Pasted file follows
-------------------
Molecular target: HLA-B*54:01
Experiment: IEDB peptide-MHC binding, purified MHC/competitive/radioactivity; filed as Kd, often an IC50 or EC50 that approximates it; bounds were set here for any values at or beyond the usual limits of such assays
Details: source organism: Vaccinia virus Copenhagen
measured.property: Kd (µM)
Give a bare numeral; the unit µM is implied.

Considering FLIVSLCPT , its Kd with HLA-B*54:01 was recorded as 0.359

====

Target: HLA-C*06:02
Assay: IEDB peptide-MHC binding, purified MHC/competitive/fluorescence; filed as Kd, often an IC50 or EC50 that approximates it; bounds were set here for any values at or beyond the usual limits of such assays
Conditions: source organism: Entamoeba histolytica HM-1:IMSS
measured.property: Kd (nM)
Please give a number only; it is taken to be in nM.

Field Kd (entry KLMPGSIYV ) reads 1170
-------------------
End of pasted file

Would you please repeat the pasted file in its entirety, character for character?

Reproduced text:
Molecular target: HLA-B*54:01
Experiment: IEDB peptide-MHC binding, purified MHC/competitive/radioactivity; filed as Kd, often an IC50 or EC50 that approximates it; bounds were set here for any values at or beyond the usual limits of such assays
Details: source organism: Vaccinia virus Copenhagen
measured.property: Kd (µM)
Give a bare numeral; the unit µM is implied.

Considering FLIVSLCPT , its Kd with HLA-B*54:01 was recorded as 0.359

====

Target: HLA-C*06:02
Assay: IEDB peptide-MHC binding, purified MHC/competitive/fluorescence; filed as Kd, often an IC50 or EC50 that approximates it; bounds were set here for any values at or beyond the usual limits of such assays
Conditions: source organism: Entamoeba histolytica HM-1:IMSS
measured.property: Kd (nM)
Please give a number only; it is taken to be in nM.

Field Kd (entry KLMPGSIYV ) reads 1170